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The Economics Of Luxury Living

Upmarket mixed-use estates offering the ultimate in luxury living continue to be on-trend and the aspiration for most home-owners.
Image: An aerial view of the completed Waterfall Hills Mature Lifestyle Estate. ©Xavier Saer Image: An aerial view of the completed Waterfall Hills Mature Lifestyle Estate. ©Xavier Saer

Infrastructure caught up with two luxury developments in Gauteng, Steyn City Lifestyle Resort and Waterfall Estates, to understand the economic impacts as yielded by these developments.

According to Willie Vos, CEO of Waterfall Management and Operating Company, one of the key drivers behind the mixed-use development concept is the convenience that it offers an integrated live/work/play environment – which is often attractive to those looking for a lifestyle option that gives them everything they need in close proximity. Waterfall Estates was launched in 2006, but planning started in 1997, with the company rolling out further phases to the project.

Giuseppe Plumari, CEO of Steyn City Properties, adds that one of the highlights of the lifestyle resort is its cutting-edge security, and the freedom of movement that this allows.

“The estates naturally provide an incredible quality of life, which is further augmented by the array of activities on offer at Steyn City, from cycling and running tracks to walks along the 18km promenade, tennis, swimming, children’s play nodes, a skate park, equestrian centre, beautifully planted parklands and green belts, restaurants and a deli and the Nicklaus-designed golf course.” The official opening of the multi-billion rand Steyn City Lifestyle Resort was held in March last year.

At a macro level, Steyn City has been a catalyst for the rapid growth of the Fourways node and the creation of the ‘new north’ of Johannesburg.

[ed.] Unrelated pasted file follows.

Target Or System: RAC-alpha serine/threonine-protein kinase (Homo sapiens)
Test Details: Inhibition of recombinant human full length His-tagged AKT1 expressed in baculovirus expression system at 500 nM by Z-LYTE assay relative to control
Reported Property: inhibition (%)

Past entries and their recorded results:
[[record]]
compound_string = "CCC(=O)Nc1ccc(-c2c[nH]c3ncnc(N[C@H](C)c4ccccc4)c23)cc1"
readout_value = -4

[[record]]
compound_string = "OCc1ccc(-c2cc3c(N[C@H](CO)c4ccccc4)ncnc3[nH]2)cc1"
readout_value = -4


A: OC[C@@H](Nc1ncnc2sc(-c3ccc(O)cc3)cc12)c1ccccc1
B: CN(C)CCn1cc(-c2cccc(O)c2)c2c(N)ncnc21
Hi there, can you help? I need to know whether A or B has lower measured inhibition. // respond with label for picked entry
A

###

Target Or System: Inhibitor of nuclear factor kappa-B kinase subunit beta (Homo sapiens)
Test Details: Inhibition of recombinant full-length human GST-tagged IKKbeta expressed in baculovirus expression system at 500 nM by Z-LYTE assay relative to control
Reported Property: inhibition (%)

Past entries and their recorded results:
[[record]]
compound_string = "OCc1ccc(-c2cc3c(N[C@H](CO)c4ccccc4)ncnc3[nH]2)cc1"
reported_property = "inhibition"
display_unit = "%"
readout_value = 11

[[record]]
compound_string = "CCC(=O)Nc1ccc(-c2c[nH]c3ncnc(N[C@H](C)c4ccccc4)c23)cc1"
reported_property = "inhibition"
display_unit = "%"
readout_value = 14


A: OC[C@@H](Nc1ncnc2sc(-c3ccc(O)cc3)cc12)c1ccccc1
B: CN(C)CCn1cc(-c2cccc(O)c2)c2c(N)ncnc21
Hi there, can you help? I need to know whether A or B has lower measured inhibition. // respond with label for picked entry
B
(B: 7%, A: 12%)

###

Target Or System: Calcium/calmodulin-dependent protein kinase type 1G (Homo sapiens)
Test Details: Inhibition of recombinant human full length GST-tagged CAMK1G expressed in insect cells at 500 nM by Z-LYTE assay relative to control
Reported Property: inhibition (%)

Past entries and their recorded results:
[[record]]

According to Plumari, much of this growth has stemmed from the fact that Steyn City Properties has adopted the bold approach of an upfront, multi-billion rand investment into the required infrastructure and services in and around the development, with more than R50bn to be invested in Phase 2 of the project.

This level of investment has already had direct, positive socio-economic benefits for the neighbouring, disadvantaged communities of Diepsloot and Cosmo City through the creation of more than 13 000 jobs, he explains.

It has also seen the developers entering into a number of public/private partnerships with government, including the construction of new roads (R511), sewerage, water and other basic services. The biggest of these was with the Johannesburg Road-works agency on the R511 William Nicol Road upgrade, which saw Steyn City contributing R300m (a third of the total cost) to expand arterial roads and ensure that this project was completed as soon as possible. As a result, William Nicol Extension has transformed into a six-lane dual carriageway with additional dedicated pedestrian and cyclist lanes.

In addition, Steyn City is working with government to extend William Nicol through to the N14, a project which is already under way.

“We have given a commitment that once specific volumes are reached, we will further partner with government for additional infrastructure upgrades. Steyn City is also partnering with government to upgrade Cedar Road.

“In future, the thoroughfare will feature two lanes on either side, running from Fourways Life Hospital through to Steyn City Cedar Gatehouse. Phase I of the upgrade to Cedar Road has already been completed and opened, and Steyn City will make a bulk contribution of one third of the total cost of construction,” states Plumari.

The Waterfall Estate too continues its heavy infrastructure investment and to date has spent over R1bn, with a further R600m earmarked for road, water and electricity development over the next three years.

In addition, both these estates contribute significantly to job creation.

Steyn City is committed to job creation and upliftment of its neighbouring communities, and has already created an economic hub fuelled by 13 000 new jobs. Aside from Steyn City’s local artists programme, where artists from the neighbouring community receive training from established sculptor Charles Gotthard, its skills centre provides training in bricklaying and tiling for people in the community.

Vos adds that Waterfall Estates too has created some 15 000 jobs. “We foresee that the development will create a further 60 000 permanent jobs in the future and overall, over the period of development, we estimate an approximate 90 000 jobs would have been created. By 2023 we will have paid about 10% of Johannesburg’s rates and taxes.”

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